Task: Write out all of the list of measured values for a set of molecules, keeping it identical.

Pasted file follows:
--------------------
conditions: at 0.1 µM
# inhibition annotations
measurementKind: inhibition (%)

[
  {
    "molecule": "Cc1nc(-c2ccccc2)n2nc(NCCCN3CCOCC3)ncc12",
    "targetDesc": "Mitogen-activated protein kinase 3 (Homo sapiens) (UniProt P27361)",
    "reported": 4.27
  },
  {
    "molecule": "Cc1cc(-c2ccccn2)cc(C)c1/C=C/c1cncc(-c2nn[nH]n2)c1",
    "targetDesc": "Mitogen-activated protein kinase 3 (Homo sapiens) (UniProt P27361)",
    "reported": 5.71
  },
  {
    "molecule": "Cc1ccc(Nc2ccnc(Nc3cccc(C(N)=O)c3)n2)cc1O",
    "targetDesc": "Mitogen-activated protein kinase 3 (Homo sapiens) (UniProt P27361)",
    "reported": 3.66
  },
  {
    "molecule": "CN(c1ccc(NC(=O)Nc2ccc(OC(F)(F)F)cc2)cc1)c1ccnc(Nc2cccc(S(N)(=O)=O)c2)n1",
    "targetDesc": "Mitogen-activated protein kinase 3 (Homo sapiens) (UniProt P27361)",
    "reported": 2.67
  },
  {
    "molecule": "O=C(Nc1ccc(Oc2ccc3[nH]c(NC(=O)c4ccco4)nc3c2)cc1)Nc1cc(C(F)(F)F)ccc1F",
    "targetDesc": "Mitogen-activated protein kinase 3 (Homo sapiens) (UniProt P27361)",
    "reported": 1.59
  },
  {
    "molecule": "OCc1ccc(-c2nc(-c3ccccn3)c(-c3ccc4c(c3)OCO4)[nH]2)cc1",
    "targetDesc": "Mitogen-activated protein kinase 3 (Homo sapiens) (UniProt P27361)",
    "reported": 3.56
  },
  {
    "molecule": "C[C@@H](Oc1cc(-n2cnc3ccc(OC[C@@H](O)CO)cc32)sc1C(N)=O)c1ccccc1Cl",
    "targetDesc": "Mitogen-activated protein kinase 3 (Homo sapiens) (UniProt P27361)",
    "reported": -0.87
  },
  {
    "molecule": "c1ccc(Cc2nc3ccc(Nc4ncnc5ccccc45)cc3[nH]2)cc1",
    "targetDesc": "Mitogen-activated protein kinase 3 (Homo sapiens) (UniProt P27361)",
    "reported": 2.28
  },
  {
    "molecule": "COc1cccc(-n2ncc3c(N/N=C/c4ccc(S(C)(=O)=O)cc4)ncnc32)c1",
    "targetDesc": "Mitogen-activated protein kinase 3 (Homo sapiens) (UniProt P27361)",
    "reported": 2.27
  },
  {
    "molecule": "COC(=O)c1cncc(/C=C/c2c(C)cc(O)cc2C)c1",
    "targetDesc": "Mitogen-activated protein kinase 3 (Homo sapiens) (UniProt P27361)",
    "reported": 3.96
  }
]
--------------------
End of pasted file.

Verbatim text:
conditions: at 0.1 µM
# inhibition annotations
measurementKind: inhibition (%)

[
  {
    "molecule": "Cc1nc(-c2ccccc2)n2nc(NCCCN3CCOCC3)ncc12",
    "targetDesc": "Mitogen-activated protein kinase 3 (Homo sapiens) (UniProt P27361)",
    "reported": 4.27
  },
  {
    "molecule": "Cc1cc(-c2ccccn2)cc(C)c1/C=C/c1cncc(-c2nn[nH]n2)c1",
    "targetDesc": "Mitogen-activated protein kinase 3 (Homo sapiens) (UniProt P27361)",
    "reported": 5.71
  },
  {
    "molecule": "Cc1ccc(Nc2ccnc(Nc3cccc(C(N)=O)c3)n2)cc1O",
    "targetDesc": "Mitogen-activated protein kinase 3 (Homo sapiens) (UniProt P27361)",
    "reported": 3.66
  },
  {
    "molecule": "CN(c1ccc(NC(=O)Nc2ccc(OC(F)(F)F)cc2)cc1)c1ccnc(Nc2cccc(S(N)(=O)=O)c2)n1",
    "targetDesc": "Mitogen-activated protein kinase 3 (Homo sapiens) (UniProt P27361)",
    "reported": 2.67
  },
  {
    "molecule": "O=C(Nc1ccc(Oc2ccc3[nH]c(NC(=O)c4ccco4)nc3c2)cc1)Nc1cc(C(F)(F)F)ccc1F",
    "targetDesc": "Mitogen-activated protein kinase 3 (Homo sapiens) (UniProt P27361)",
    "reported": 1.59
  },
  {
    "molecule": "OCc1ccc(-c2nc(-c3ccccn3)c(-c3ccc4c(c3)OCO4)[nH]2)cc1",
    "targetDesc": "Mitogen-activated protein kinase 3 (Homo sapiens) (UniProt P27361)",
    "reported": 3.56
  },
  {
    "molecule": "C[C@@H](Oc1cc(-n2cnc3ccc(OC[C@@H](O)CO)cc32)sc1C(N)=O)c1ccccc1Cl",
    "targetDesc": "Mitogen-activated protein kinase 3 (Homo sapiens) (UniProt P27361)",
    "reported": -0.87
  },
  {
    "molecule": "c1ccc(Cc2nc3ccc(Nc4ncnc5ccccc45)cc3[nH]2)cc1",
    "targetDesc": "Mitogen-activated protein kinase 3 (Homo sapiens) (UniProt P27361)",
    "reported": 2.28
  },
  {
    "molecule": "COc1cccc(-n2ncc3c(N/N=C/c4ccc(S(C)(=O)=O)cc4)ncnc32)c1",
    "targetDesc": "Mitogen-activated protein kinase 3 (Homo sapiens) (UniProt P27361)",
    "reported": 2.27
  },
  {
    "molecule": "COC(=O)c1cncc(/C=C/c2c(C)cc(O)cc2C)c1",
    "targetDesc": "Mitogen-activated protein kinase 3 (Homo sapiens) (UniProt P27361)",
    "reported": 3.96
  }
]